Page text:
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My new partner (7 years new!) are buying our first house together. We are both in our late 40s and have been divorced for some years. I have more equity to put down to purchase the house, but he earns more money. We are therefore setting up the property as Tenants in common, but how do we work out what is fair for us both? If the % of the house that I own reduces over time, that somehow doesn’t feel right, but it also doesn’t feel right that he is contributing more to the general budget. I’m not sure a property solicitor would be the best person to go to for advice?

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    "how do we work out what is fair for us both?" This is where marriage is so useful: there are defined rules and lots of case law on how to handle the distribution of property. Is there such a process in the UK for the unmarried? – RonJohn Feb 19 at 8:50
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    What is "fair"? This SE can give you the math to implement a given policy, or tell you whether or not a given policy will do what you want it to do, but the only "fair" we can really state with definity is when "partner equity" balances. – RonJohn Feb 19 at 8:55
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    So fair doesn't mean '50:50' here it seems – in which case, only the two of you can decide it between you. The property solicitor is not there for that anyway – their role is to make you aware of the legal implications of what you choose. – marktristan Feb 19 at 9:07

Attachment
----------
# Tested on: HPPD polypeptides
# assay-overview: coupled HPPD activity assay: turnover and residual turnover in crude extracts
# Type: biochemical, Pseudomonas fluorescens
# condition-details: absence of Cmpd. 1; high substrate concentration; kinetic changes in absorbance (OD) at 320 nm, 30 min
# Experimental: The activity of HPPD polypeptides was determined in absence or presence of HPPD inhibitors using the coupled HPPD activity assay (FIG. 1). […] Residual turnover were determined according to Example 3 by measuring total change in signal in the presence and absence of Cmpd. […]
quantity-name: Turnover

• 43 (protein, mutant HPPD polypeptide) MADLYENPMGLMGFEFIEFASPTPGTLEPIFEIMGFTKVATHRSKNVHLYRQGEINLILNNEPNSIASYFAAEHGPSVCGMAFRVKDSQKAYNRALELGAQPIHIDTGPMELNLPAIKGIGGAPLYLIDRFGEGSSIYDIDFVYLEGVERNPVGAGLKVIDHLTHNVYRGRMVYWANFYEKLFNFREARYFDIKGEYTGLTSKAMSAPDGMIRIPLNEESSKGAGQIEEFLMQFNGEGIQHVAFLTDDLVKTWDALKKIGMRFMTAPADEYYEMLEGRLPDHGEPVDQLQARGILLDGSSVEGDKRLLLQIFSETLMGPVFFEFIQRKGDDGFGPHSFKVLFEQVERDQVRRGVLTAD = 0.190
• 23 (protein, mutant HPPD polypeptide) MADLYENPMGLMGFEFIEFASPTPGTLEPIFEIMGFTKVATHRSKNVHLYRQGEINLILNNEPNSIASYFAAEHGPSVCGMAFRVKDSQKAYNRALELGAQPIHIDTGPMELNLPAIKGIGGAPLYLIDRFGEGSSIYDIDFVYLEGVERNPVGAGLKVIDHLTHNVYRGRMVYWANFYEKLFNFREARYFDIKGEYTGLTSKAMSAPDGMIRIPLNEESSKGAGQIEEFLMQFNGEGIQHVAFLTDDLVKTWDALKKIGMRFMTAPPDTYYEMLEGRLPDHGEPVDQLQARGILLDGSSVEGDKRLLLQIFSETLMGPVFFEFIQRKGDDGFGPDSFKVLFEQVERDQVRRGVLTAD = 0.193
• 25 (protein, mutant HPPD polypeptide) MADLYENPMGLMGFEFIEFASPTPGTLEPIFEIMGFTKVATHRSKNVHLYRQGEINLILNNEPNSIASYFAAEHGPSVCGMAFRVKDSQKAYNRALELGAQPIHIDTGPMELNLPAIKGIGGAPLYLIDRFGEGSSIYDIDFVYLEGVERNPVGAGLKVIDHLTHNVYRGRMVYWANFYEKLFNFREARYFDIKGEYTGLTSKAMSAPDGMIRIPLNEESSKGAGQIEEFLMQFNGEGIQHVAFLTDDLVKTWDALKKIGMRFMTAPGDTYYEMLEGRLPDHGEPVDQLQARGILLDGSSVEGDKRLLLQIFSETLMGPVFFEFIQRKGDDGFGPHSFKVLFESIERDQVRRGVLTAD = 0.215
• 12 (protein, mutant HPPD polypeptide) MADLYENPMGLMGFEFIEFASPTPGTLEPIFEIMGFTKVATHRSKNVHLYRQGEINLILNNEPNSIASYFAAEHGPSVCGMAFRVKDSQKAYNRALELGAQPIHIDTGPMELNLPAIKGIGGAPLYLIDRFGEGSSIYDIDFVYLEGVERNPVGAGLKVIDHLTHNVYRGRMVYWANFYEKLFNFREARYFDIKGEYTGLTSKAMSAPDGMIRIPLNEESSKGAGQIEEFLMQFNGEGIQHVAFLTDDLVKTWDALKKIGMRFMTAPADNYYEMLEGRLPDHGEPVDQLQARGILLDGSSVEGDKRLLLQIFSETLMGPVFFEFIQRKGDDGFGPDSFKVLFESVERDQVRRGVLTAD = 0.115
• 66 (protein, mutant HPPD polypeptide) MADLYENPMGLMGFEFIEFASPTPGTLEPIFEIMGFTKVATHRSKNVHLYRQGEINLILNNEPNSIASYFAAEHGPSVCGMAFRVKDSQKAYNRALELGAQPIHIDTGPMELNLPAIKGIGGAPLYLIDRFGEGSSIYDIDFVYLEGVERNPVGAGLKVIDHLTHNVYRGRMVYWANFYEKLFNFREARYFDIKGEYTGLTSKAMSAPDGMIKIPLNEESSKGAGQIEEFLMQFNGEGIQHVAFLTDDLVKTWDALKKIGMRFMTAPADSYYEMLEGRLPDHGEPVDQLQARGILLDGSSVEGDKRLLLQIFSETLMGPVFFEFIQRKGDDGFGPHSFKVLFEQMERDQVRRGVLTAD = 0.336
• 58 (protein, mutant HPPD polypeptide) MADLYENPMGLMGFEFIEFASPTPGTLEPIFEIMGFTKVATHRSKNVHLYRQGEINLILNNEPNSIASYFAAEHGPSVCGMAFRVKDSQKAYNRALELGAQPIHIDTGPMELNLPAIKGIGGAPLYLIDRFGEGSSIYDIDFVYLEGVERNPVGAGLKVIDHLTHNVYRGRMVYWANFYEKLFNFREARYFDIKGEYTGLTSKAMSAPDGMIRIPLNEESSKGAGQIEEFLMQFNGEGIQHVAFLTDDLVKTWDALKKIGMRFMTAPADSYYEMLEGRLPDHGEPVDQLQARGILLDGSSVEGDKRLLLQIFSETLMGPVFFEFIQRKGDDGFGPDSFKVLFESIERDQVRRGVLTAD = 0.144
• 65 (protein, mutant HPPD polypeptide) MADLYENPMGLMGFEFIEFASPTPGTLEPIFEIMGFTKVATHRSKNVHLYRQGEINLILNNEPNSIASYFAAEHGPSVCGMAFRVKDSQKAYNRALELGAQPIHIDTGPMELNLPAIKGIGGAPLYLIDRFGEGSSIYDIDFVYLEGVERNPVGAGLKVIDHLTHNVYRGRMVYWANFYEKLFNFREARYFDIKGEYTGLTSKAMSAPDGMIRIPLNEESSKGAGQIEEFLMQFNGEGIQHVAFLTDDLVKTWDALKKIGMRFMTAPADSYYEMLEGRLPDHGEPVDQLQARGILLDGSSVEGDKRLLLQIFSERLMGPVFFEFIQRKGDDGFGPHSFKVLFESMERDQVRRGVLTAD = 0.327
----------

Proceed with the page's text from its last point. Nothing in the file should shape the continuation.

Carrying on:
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    How do you split your living expenses generally? If you're living together and paying rent now how do you manage that? – GS - Apologise to Monica Feb 19 at 12:52
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    Friends of mine got married when they bought a flat because it was the easiest and cheapest way to solve the legal aspect. – Michael Feb 20 at 9:57
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Other answers advise you to get legal advice, and I agree that doing so would be advisable.

In an ideal world, I presume you'd each like to contribute equally and own a 50% share of the house at all times. So let's make it happen!

For simplicity in this answer, I'm going to assume some numbers. Let's say you're buying a £350,000 house. You have £100,000 to contribute to the deposit, and your partner has £50,000. The remaining £200,000 is being borrowed as a 25-year mortgage, at an interest rate of 4%. This has repayments of £1,056 per month, and I'll assume that you can afford to contribute £400/month to this, and your partner will pay the other £656. These figures mean you're paying 67% of the deposit, but only 38% of the mortgage repayments.

Now:

  • Before you buy the house, lend your partner £25,000. Now you each have £75,000 and can pay an equal share of the deposit.
  • Split equally, you would each be contributing £528/month to the mortgage payments. To achieve this, you need to find an additional £128/month. Where is this going to come from? Well, you're going to charge your partner interest on the money he's borrowed! If he repays £25k over 25 years (the lifetime of the mortgage) at £128/month, it amounts to an interest rate of around 3.7%.

Suppose the relationship ended after 10 years, and you wanted to go your separate ways. Let's assume the house has increased in value and sells for £400,000. The outstanding mortgage at this point is £142,720, leaving you with £257,280. Since you each own equal shares in the house, you each get £128,640. But wait! He hasn't fully paid off that loan - he still owes you £17,641. Once that's taken into account, your share is £146,281, or just shy of 57% of the total money.